Poem – Robin Hood – John Keats

To A Friend 

NO! those days are gone away, 

And their hours are old and gray, 

And their minutes buried all 

Under the down-trodden pall 

Ofthe leaves of many years: 

Many times have winter’s shears, 

Frozen North, and chilling East, 

Sounded tempests to the feast 

Of the forest’s whispering fleeces, 

Since men knew nor rent nor leases. 
No, the bugle sounds no more, 

And the twanging bow no more; 

Silent is the ivory shrill 

Past the heath and up the hill; 

There is no mid-forest laugh, 

Where lone Echo gives the half 

To some wight, amaz’d to hear 

Jesting, deep in forest drear. 
On the fairest time of June 

You may go, with sun or moon, 

Or the seven stars to light you, 

Or the polar ray to right you; 

But you never may behold 

Little John, or Robin bold; 

Never one, of all the clan, 

Thrumming on an empty can 

Some old hunting ditty, while 

He doth his green way beguile 

To fair hostess Merriment, 

Down beside the pasture Trent; 

For he left the merry tale, 

Messenger for spicy ale. 
Gone, the merry morris din; 

Gone, the song of Gamelyn; 

Gone, the tough-belted outlaw 

Idling in the ‘grene shawe’;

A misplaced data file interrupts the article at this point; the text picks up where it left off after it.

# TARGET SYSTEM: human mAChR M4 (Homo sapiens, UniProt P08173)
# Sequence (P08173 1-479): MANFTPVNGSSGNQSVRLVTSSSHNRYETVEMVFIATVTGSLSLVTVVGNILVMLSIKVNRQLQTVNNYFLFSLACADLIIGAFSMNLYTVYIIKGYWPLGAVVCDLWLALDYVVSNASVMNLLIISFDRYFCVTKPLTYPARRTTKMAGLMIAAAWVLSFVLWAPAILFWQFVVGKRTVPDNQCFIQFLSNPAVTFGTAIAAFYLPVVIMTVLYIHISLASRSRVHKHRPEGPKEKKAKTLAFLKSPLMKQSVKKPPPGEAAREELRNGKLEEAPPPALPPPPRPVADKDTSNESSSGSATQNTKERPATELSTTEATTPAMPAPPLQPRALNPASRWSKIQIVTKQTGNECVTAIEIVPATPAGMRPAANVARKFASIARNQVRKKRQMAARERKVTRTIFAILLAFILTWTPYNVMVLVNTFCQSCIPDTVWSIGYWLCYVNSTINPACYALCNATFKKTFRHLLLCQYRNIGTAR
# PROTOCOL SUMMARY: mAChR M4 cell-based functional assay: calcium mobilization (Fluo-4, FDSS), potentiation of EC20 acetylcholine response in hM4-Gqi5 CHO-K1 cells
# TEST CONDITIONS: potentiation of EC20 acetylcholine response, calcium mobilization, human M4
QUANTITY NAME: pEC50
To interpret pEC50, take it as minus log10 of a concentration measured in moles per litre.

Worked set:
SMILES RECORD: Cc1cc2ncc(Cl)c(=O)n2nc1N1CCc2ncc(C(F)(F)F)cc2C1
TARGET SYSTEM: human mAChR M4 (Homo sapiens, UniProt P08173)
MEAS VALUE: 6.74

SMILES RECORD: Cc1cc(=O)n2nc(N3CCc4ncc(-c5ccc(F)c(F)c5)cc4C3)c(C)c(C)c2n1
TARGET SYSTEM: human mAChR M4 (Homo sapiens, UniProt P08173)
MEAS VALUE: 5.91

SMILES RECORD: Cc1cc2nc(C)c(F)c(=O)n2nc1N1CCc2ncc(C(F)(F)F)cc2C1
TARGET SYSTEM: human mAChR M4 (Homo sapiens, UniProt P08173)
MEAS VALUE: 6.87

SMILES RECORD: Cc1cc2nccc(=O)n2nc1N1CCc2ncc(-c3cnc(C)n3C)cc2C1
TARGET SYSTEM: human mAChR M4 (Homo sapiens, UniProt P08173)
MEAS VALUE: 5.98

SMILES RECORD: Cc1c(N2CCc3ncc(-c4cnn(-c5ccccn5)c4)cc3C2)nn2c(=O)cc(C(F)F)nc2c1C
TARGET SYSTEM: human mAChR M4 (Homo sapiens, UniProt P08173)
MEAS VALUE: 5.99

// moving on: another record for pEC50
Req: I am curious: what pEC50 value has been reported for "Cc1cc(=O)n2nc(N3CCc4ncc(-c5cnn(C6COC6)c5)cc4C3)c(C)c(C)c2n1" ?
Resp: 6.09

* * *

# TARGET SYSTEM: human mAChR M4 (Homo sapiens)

All are gone away and past! 

And if Robin should be cast 

Sudden from his turfed grave, 

And if Marian should have 

Once again her forest days, 

She would weep, and he would craze: 

He would swear, for all his oaks, 

Fall’n beneath the dockyard strokes, 

Have rotted on the briny seas; 

She would weep that her wild bees 

Sang not to her- -strange! that honey 

Can’t be got without hard money! 
So it is; yet let us sing 

Honour to the old bow-string! 

Honour to the bugle-horn! 

Honour to the woods unshorn! 

Honour to the Lincoln green! 

Honour to the archer keen! 

Honour to tight little John, 

And the horse he rode upon! 

Honour to bold Robin Hood, 

Sleeping in the underwood! 

Honour to maid Marian, 

And to all the Sherwood clan! 

Though their days have hurried by 

Let us two a burden try.